By Jeffrey A. Roberts
CFOIC Executive Director
State lawmakers on Thursday defeated a bill that would have made the State Public Defender’s Office subject to the Colorado Open Records Act (CORA), preferring to let the Colorado Judicial Branch write its own rules for releasing administrative records for that agency and other agencies under its control.
Democrats on the House Judiciary Committee argued that HB 15-1101 unfairly targeted two judicial branch offices – the public defender and the Office of Alternate Defense Counsel – that represent indigent people. Killing the measure on a 7-6 party-line vote, they noted that a judicial branch panel is working on new access rules for the entire judicial department, eventually to be approved by the Colorado Supreme Court.
“These are the real experts…,” said Rep. Pete Lee, D-Colorado Springs. “I’d be interested to have their studied, analytical look at it.”
Even then, however, the public defender and the rest of the judicial branch will not have to abide by rules governing public records that now apply to other state agencies, rules written by the legislature and followed by the Colorado Attorney General and district attorneys’ offices around the state. That’s because the Colorado Court of Appeals in 2012 exempted the judicial department from CORA in Gleason v. Judicial Watch, affirming a previous ruling by the state Supreme Court.
“If open government is good government, then open government should be applied to all of government,” said Chief Deputy Attorney General David Blake, testifying in favor of HB 15-1101.
At the heart of the matter, although barely mentioned by the bill’s bipartisan sponsors Thursday, are public spending records in the case against admitted Aurora movie theater shooter James Holmes.
Reporters such as KUSA-TV’s Chris Vanderveen have repeatedly asked Colorado Public Defender Doug Wilson for records showing how much his office has spent to keep Holmes from the death penalty. Arapahoe County DA George Brauchler, who is pursuing the death case against Holmes, has voluntarily released his expenditure records in the case.
Wilson gave the judiciary committee three reasons why he has rejected multiple requests for information on Holmes case expenditures: 1) the Gleason decision, 2) a gag order that prohibits him from discussing the case and 3) ethical rules for lawyers that prohibit him from revealing client information.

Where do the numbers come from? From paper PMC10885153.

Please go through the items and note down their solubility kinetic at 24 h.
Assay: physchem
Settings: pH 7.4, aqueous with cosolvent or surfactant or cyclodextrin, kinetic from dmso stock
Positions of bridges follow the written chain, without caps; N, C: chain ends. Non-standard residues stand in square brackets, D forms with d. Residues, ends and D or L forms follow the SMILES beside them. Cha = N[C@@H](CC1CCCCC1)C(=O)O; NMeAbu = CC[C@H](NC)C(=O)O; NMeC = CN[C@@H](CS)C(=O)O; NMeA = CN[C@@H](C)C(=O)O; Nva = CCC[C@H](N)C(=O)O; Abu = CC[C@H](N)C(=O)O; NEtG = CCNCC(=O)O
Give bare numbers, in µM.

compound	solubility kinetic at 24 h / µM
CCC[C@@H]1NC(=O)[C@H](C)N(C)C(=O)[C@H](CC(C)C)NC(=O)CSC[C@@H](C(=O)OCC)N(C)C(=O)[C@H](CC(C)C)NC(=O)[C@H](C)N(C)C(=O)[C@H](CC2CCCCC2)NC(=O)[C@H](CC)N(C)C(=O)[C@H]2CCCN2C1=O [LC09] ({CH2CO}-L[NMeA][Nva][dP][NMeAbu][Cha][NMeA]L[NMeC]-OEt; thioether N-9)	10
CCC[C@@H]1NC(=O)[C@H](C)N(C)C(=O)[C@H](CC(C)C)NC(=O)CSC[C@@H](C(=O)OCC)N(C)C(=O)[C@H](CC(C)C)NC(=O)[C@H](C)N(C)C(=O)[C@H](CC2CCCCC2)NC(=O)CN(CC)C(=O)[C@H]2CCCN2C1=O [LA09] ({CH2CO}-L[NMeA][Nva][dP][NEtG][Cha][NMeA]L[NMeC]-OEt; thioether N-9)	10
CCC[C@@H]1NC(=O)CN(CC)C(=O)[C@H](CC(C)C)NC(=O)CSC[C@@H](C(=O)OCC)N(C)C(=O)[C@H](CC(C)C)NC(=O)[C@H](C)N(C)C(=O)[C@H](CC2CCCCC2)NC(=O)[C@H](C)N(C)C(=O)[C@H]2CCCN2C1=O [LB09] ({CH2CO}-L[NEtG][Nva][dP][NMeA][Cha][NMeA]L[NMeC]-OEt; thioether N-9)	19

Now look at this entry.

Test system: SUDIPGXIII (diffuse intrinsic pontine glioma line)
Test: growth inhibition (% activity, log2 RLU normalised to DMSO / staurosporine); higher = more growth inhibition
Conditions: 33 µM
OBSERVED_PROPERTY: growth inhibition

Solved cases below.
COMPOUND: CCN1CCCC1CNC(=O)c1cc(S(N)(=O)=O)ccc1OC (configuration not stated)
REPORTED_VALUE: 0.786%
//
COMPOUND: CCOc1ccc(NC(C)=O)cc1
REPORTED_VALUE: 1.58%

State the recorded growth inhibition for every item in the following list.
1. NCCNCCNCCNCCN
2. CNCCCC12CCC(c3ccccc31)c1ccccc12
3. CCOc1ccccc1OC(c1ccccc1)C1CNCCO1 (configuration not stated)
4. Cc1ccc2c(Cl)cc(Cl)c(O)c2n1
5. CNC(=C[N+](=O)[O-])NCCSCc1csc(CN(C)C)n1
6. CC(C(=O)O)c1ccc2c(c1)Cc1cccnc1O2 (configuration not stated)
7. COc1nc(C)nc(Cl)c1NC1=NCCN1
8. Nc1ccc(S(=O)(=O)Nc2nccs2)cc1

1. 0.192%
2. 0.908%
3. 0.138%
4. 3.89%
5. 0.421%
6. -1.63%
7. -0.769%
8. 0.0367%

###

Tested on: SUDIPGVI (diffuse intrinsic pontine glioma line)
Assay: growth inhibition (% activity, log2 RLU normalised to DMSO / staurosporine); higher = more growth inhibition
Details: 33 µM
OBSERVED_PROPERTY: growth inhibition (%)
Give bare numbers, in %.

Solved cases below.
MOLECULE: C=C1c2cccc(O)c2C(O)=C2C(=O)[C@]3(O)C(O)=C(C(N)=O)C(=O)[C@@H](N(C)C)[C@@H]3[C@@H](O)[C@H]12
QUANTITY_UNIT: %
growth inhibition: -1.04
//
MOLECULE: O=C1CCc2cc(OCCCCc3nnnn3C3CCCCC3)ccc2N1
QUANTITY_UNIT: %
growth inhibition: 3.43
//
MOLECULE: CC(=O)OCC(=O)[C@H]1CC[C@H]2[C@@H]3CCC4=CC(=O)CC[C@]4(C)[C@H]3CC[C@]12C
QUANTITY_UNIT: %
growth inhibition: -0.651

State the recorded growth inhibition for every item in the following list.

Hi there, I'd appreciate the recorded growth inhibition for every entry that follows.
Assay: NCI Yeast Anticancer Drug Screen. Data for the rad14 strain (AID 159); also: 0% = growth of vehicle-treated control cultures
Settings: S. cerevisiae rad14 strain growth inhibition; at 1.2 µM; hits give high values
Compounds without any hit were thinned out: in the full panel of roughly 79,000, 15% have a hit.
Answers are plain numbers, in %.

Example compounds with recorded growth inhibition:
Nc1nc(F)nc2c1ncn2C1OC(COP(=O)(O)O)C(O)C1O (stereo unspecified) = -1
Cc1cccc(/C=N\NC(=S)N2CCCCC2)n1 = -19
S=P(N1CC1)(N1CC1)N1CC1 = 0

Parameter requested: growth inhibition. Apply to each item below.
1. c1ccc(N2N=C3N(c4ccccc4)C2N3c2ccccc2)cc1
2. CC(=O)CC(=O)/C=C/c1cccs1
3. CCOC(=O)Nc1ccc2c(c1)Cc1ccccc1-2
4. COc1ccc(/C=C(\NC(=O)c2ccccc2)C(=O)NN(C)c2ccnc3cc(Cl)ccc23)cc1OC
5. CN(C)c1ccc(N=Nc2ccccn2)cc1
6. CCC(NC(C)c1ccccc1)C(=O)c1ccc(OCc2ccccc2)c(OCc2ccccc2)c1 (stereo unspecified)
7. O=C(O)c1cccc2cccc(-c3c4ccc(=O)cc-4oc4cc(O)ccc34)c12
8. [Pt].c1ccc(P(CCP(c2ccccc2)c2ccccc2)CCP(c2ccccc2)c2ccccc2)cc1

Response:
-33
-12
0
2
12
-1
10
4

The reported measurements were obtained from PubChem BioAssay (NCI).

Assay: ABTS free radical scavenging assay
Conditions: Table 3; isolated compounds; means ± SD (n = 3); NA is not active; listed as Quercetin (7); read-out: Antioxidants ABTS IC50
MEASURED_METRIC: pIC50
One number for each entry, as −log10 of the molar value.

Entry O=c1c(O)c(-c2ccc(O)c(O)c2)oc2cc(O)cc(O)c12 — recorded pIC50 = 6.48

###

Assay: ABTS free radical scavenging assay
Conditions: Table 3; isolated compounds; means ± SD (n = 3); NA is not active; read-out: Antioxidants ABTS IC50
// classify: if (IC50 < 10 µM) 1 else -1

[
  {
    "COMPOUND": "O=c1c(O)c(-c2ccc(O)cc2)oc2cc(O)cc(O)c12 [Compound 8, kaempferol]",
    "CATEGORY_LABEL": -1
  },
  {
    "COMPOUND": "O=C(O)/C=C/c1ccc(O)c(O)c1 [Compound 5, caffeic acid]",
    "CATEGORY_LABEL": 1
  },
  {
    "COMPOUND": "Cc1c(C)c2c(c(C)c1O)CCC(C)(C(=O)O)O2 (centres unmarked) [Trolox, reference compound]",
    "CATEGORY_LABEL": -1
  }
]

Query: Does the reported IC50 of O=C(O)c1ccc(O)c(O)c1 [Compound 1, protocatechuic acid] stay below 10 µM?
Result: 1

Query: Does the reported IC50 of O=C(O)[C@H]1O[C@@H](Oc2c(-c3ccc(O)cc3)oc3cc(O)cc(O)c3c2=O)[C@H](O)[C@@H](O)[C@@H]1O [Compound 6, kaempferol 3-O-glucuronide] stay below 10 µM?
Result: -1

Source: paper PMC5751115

Because of those ethical rules, Wilson said, “If there was no Gleason case, if there was no gag order, if we were under CORA today, I would still be denying requests as they relate to individual cases.”
Wilson added that subjecting his office to CORA would open it up to lawsuits over the denial of records, potentially costing “a lot of money if I’m wrong” and must pay requesters’ attorney fees. He noted that prosecutors, under the Colorado Criminal Justice Record Act, would have greater leeway to deny records.
But El Paso County DA Dan May argued that CORA is “the best place” for the public defender’s records because the law exempts records protected by Supreme Court rules, meaning it already prohibits the release of privileged information.
While some members of the committee, including Rep. Joe Salazar, D-Thornton, said they were concerned the bill unfairly focused on two offices that defend poor people, Rep. Paul Lundeen said it is in everyone’s best interest to make sure the public defender’s office is properly spending taxpayer dollars.
“Is this an assault on two specific agencies and, therefore, indirectly an assault on poor people? I would say quite the contrary,” the Colorado Springs Republican said. “…We need to make sure, by virtue of our analysis as a society of how this department is operating, whether or not it is doing an effective job of looking out for those people who are least able to look out for themselves.”
CFOIC President Steve Zansberg testified in favor of the bill’s concept as attorney for the Colorado Press Association and the Colorado Broadcasters Association. But he cautioned that the bill, without an amendment, would have substantially broadened what is now a narrowly defined provision in CORA that exempts attorney-client communications and attorney work product.
Follow the Colorado Freedom of Information Coalition on Twitter @CoFOIC. Like CFOIC’s Facebook page. Do you appreciate the information and resources provided by CFOIC? Please consider making a tax-deductible donation.